Background: Semen analysis is part of the routine assessment of infertile couples. WHO defines a sperm concentration above 20x10(6) per mL seminal fluid as normal. We studied the association between semen quality and the probability of conception in a single menstrual cycle in Danish couples with no previous reproductive experience.
Methods: In 1992-94, we invited 52,255 trades-union members aged 20-35 years, who lived with a partner and had no children to take part in the study; 430 couples agreed. The couples discontinued use of contraception, and were followed up for six menstrual cycles or until a pregnancy was verified within this period. Each man was asked to provide a semen sample at enrolment (which was analysed without freezing). Women kept a daily record of vaginal bleeding and sexual activity. The association between semen quality and likelihood of pregnancy was assessed by logistic regression, adjusted for sexual activity and female factors associated with low fertility.
Results: There were 256 (59.5%) pregnancies among the 430 couples: 165 (65.0%) among those with a sperm concentration of 40x10(6)/mL or more and 84 (51.2%) among those with lower sperm concentrations. The probability of conception increased with increasing sperm concentration up to 40x10(6)/mL, but any higher sperm density was not associated with additional likelihood of pregnancy. The proportion of sperm with normal morphology was strongly related to likelihood of pregnancy independently of sperm concentration. Semen volume and motility were of limited value in pregnancy prediction.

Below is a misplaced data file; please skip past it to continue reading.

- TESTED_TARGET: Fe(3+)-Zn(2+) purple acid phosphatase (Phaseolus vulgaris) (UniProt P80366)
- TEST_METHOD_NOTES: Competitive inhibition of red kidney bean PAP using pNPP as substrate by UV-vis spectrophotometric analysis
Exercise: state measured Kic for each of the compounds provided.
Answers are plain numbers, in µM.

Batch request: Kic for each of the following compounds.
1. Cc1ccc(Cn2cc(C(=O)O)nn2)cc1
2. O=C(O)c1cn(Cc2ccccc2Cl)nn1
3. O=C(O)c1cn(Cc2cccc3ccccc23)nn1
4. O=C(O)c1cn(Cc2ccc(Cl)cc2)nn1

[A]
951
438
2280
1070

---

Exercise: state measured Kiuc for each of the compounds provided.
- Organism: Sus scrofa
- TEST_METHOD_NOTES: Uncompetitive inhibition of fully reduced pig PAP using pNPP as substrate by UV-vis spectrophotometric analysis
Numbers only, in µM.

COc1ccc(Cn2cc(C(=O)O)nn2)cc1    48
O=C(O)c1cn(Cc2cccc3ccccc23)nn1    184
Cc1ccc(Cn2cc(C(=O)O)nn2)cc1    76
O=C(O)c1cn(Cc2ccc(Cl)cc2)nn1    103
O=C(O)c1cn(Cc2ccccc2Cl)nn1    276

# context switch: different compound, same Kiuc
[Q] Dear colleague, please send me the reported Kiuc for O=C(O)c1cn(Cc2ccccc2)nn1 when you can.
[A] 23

Interpretation: Our study suggests that the current WHO guidelines for normal semen quality should be used with caution. Some men with sperm counts above the lower limit of the normal range defined by WHO may in fact be subfertile.